1. Hours of assistance could exceed 336, the number of hours in two weeks, if multiple caregivers helped the child at the same time.
TABLE C.3. Estimated Effects of Consumer Directed Care on Purchasing Goods and Modifications, by Whether Received PCS From Publicly Funded Caregivers at Baseline
Outcome Did Not Receive PCS fromPublicly Funded Caregivers at Baseline(n = 403) Received PCS from PubliclyFunded Caregivers at Baseline(n = 456)
Predicted  Treatment  GroupMean (Percent)   Predicted  ControlGroupMean (Percent)   Estimated  Effect(p-Value) Predicted  Treatment  GroupMean (Percent)   Predicted  ControlGroupMean (Percent)   Estimated  Effect(p-Value)
SINCE ENROLLMENT:
   Purchased suppliesa 69.8 68.4 1.3(.734) 65.3 70.4 -5.1(.243)
   Purchased equipmenta   45.4 43.9 1.6(.756) 50.5 53.2 -2.7(.566)
   Modified homea 30.9 30.1 0.8(.925) 27.3 32.7 -5.4(.168)
   Repaired equipment 26.4 33.8 -7.5(.120) 22.6 32.5 -9.8**(.021)
   Modified car or van 11.5 13.1 -1.6(.592) 10.6 8.1 2.5(.407)
   Did any of the above 85.6 84.6 1.0(.741) 87.2 82.5 4.7(.175)
SOURCE: MPR's baseline interview, conducted between June 2000 and August 2001, and nine-month interview, conducted between April 2001 and July 2002. NOTE: Means were predicted with logit models. **Significantly different from zero at the .05 level, two-tailed test. PCS = Personal care services; includes help with personal care, routine health care, doing things around the house, and transportation.
  1. We asked about supplies, equipment, and modifications that helped meet sample members' personal care needs.
TABLE C.4. Quality Indicators Measured at Baseline and Nine Months, by Evaluation Status(Percentages)
Indicator Baseline Nine Months
  Treatment  Group   Control  Group   Treatment  Group   Control  Group
HOW SATISFIED WITH TIMES OF DAY PAID CAREGIVERS HELPED
   Very satisfied 38.2 39.8 85.1 64.3
   Dissatisfied 25.7 22.2 3.5 10.7
HOW SATISFIED WITH OVERALL CARE ARRANGEMENTS
   Very satisfied 18.2 17.8 55.9 27.2
   Dissatisfied 40.9 36.8 15.9 34.2
AREA OF RESIDENCE IS:
   Personal care 66.6 66.3 32.4 45.0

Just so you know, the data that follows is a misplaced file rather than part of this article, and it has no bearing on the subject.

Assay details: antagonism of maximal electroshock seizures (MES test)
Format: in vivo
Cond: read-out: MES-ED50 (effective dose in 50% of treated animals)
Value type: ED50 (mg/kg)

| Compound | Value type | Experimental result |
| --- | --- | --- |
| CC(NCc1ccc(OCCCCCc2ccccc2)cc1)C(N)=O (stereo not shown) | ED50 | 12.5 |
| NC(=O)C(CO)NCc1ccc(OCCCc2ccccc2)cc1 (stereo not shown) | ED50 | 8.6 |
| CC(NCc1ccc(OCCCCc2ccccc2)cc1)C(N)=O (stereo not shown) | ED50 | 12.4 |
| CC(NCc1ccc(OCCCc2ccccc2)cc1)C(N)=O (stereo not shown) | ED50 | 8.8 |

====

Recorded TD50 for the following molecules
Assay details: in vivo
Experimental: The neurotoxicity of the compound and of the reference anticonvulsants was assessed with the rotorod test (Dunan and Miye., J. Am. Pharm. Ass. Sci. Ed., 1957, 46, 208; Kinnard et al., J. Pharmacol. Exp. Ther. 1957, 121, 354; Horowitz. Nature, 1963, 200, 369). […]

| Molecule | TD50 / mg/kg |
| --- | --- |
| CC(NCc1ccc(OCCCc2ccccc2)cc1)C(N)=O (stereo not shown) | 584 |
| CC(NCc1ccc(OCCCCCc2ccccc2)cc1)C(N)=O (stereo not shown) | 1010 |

Household activities   77.5 73.1 38.3 54.6
   Transportation 47.5 46.5 28.2 37.0
IN POOR HEALTH RELATIVE TO PEERS 12.3 15.8 12.4 12.8
HOW SATISFIED WITH THE WAY SPENDING LIFE
   Very satisfied 17.6 19.7 50.8 29.2
   Dissatisfied 38.9 33.2 13.8 29.7
SOURCE: MPR's baseline interview, conducted between June 2000 and August 2001, and nine-month interview, conducted between April 2001 and July 2002. NOTE: Baseline means for satisfaction measures were calculated only for sample members who met certain criteria (for example, received paid assistance in the past week); thus they differ from the means presented in Table B.1, which were calculated over all sample members. The nine-month means presented in this table are not adjusted for baseline characteristics; thus, they differ slightly from the predicted means presented in Tables 4 through 8. The purpose of this table is to compare the treatment and control groups' respective measures at baseline and at followup, rather than to compare differences between the groups at each interval. For this reason, we did not test the significance of treatment-control differences, as we do elsewhere in the report.
TABLE C.5. Estimated Effects of Consumer Directed Care on Parents' Satisfaction with Paid Caregiver Performance and Transportation Assistance
Outcome   Predicted Treatment  Group Mean(Percent)   Predicted Control  Group Mean(Percent)   Estimated  Effect(p-Value)
HOW SATISFIED WITH THE WAY PAID CAREGIVERS HELPED WITH PERSONAL CARE IN RECENT TWO WEEKS (n = 530)
   Very satisfied 88.3 74.9 13.4***(.000)
   Dissatisfieda   1.4 9.4 -8.0***(.004)
HOW SATISFIED WITH THE WAY PAID CAREGIVERS HELPED AROUND THE HOUSE/COMMUNITY IN RECENT TWO WEEKS (n = 507)
   Very satisfied 85.3 73.1 12.3***(.001)
   Dissatisfieda 0.0 6.8 -6.8***(.000)
HOW SATISFIED WITH THE WAY PAID CAREGIVERS HELPED WITH ROUTINE HEALTH CARE IN RECENT TWO WEEKS (n = 406)
   Very satisfied 95.3 81.0 14.3***(.000)
   Dissatisfieda 1.0 3.1 -2.1(.134)
HOW SATISFIED WITH ABILITY TO GET HELP WITH TRANSPORTATION WHEN NEEDED (n = 609)
   Very satisfied 56.4 43.6 12.8***(.001)
   Dissatisfied 20.1 31.8 -11.6***(.001)
SOURCE: MPR's nine-month interview, conducted between March 2001 and July 2002. NOTE: Means were predicted with logit models, unless otherwise noted. ***Significantly different from zero at the .01 level, two-tailed test.
  1. Impacts could not be estimated with the logit model. Results presented are the unadjusted means and treatment control differences.
TABLE C.6. Estimated Effects of Consumer Directed Care on Parents' Care Knowledge and Children's Functioning
Outcome Predicted  Treatment  Group Mean (Percent)   Predicted  ControlGroup Mean(Percent)   Estimated  Effect(p-Value)
CARE KNOWLEDGE AND MEDICATION ADHERENCE
   Among Children with a Chronic Condition, Parent Does Not Feel Knowledgeable Enough to Care for Condition (n = 698)   1.7 7.4 -5.7***(.001)
   Among Children Taking Prescribed Medicines, Parent Reported at Least One Missed Dose in Past Week (n = 630) 11.9 18.3 -6.4**(.026)
FUNCTIONING
   Performing Activity Without Help Would Have Been Very Difficult or Impossible for Child in Past Two Weeks: (n = 820)      
      Bathing 8.05 80.1 0.5(.853)
      Getting in or out of bed 36.8 38.0 -1.2(.680)
      Using the toilet 53.1 52.1 1.0(.728)
   Health Problems or Lack of Assistance Currently Limit Child's Recreational, Social, or Cultural Pursuits (n = 779) 68.0 72.8 -4.8(.134)